from The American Heritage® Dictionary of the English Language, 4th Edition
- transitive v. To scatter (a liquid) in drops or small splashes.
- transitive v. To spot, splash, or soil.
- transitive v. To sully the reputation of; defame.
- intransitive v. To come forth in drops or small splashes: Hot grease spattered in all directions.
- intransitive v. To fall in or as if in a shower, as rain or bullets.
- n. The act of spattering.
- n. The condition of being spattered.
- n. A spattering sound.
- n. A drop or splash of something spattered.
- n. A small amount; a smattering: just a spatter of praise.
from Wiktionary, Creative Commons Attribution/Share-Alike License
- v. To splash with small droplets.
from the GNU version of the Collaborative International Dictionary of English
- intransitive v. To throw something out of the mouth in a scattering manner; to sputter.
- transitive v. To sprinkle with a liquid or with any wet substance, as water, mud, or the like; to make wet of foul spots upon by sprinkling.
- transitive v. To distribute by sprinkling; to sprinkle around.
- transitive v. Fig.: To injure by aspersion; to defame; to soil; also, to throw out in a defamatory manner.
from The Century Dictionary and Cyclopedia
- To scatter or throw about carelessly, as some fluid or semi-fluid substance; dash or splash so as to fall in spreading drops or small quantities: as, to spatter water or mud over a person; to spatter oaths or calumnies.
- To dash or splash upon; bespatter, literally or figuratively: as, to spatter a person with water, mud, or slander.
- To sputter; act or talk in a sputtering manner.
- To undergo or cause scattering or splashing in drops or small quantities.
- n. The act of spattering, or the state of being spattered; a spattering or splashing effect.
- n. A quick succession of not very loud sounds, such as is produced by the spattering of some substance.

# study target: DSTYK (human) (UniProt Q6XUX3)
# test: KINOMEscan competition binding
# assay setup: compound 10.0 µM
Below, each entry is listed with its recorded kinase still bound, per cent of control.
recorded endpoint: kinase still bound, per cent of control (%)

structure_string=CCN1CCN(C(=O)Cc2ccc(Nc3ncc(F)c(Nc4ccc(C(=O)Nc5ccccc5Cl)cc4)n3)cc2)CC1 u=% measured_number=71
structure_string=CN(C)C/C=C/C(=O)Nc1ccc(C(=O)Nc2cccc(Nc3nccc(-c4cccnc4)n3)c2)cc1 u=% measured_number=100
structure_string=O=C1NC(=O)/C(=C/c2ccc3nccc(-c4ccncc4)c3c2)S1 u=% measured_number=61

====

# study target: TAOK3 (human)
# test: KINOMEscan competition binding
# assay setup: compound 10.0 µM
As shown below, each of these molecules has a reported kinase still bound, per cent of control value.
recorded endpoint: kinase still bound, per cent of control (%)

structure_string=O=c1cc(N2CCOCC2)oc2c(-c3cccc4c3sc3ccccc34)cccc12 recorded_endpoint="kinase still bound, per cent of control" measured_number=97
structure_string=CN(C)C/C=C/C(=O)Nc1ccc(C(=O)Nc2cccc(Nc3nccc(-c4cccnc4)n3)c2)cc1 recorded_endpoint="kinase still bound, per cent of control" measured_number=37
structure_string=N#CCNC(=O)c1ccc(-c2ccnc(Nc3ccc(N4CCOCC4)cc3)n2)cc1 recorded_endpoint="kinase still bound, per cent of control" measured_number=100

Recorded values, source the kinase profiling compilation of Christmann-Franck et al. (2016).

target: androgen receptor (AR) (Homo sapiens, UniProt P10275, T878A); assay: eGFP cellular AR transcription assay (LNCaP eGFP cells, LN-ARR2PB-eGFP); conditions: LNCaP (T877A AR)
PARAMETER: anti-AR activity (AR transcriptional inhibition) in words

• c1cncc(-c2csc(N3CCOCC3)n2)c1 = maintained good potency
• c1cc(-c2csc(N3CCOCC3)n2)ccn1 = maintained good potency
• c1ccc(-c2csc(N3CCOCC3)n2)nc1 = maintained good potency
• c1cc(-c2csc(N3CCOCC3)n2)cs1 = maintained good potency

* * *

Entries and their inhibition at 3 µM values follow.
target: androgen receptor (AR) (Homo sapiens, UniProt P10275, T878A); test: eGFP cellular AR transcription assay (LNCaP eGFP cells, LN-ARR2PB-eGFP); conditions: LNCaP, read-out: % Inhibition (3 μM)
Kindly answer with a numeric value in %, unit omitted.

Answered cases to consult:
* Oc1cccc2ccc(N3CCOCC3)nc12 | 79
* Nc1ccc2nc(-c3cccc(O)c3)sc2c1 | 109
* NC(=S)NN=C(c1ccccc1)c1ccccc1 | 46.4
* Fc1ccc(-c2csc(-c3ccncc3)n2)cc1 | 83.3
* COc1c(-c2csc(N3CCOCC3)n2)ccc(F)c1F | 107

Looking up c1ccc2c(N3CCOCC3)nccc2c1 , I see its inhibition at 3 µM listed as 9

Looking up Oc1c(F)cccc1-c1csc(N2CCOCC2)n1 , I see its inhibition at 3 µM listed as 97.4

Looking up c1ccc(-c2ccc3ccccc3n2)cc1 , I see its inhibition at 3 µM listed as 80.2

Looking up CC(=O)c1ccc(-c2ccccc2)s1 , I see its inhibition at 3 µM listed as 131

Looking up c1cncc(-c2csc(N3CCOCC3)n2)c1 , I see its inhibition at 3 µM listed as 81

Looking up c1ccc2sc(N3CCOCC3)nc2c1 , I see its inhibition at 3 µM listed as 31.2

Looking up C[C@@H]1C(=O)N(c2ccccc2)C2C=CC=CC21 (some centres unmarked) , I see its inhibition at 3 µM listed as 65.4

- n. That which is spattered; a small splash, as of something thrown or falling in drops: as, a spatter of milk, ink, or mud on one's clothes.
from WordNet 3.0 Copyright 2006 by Princeton University. All rights reserved.
- v. spot, splash, or soil
- n. the act of splashing a (liquid) substance on a surface
- n. the noise of something spattering or sputtering explosively
- v. dash a liquid upon or against
- v. rain gently
Auditor Karen Flynn, Prosecutor Russ Hauge, and Commissioner Chris Endresen would be well advised to keep their distance to avoid spatter from the lawsuit and Canvassing Board hearing.
A job well done, he thought, and watched the rain spatter the spongy rubber cobbles of the midway.
You know, you just reminded me of a case I had where a woman allegedly committed suicide, but there were blood spatter, there was blood spatter, which is from the impact of the gun, under her pillow.
Some makers still bolster these paints with components like formaldehyde, crystalline silica, acetone and ammonia to help preserve the paint or give it other properties, such as spatter-resistance.
Chittenden's who allowed his mind to wander, and did not concentrate, promptly made the acquaintance of the "spatter," a broad leathern strap; and the spatter hurt exceedingly, as I can testify from many personal experiences of it.
"Plosh!" went Mr Jones right in backwards; and "spatter" went the foul mud all over his face and shirt-front, and then the poor little man tried to scramble out, but slipped in again, making himself worse than ever; but his next effort was more successful; and when Sam saw him standing amongst the potatoes looking all piebald, his heart was joyful within him, as he hurried home to tell the boys the success of their plot.
You are not very good at what you do, and I will enjoy your rebuttle of obnoxious spatter that you send my way.
“Damn you to hell!” he grunted as he clenched his fist tight causing a bit of the guilt to spatter upon his brow.
In that context, I found phrases like these kind of disconcerting and hard to read: the passions of his bewildered heart … a maelstrom of melancholicaly erupted emotion … causing a bit of the guilt to spatter through his brow … that would never permit his repression, never allow for nothing short of predetermined apocalyptic salvation.
In the end, Finn proved her theory that "blood spatter can often tell you more than a test tube."
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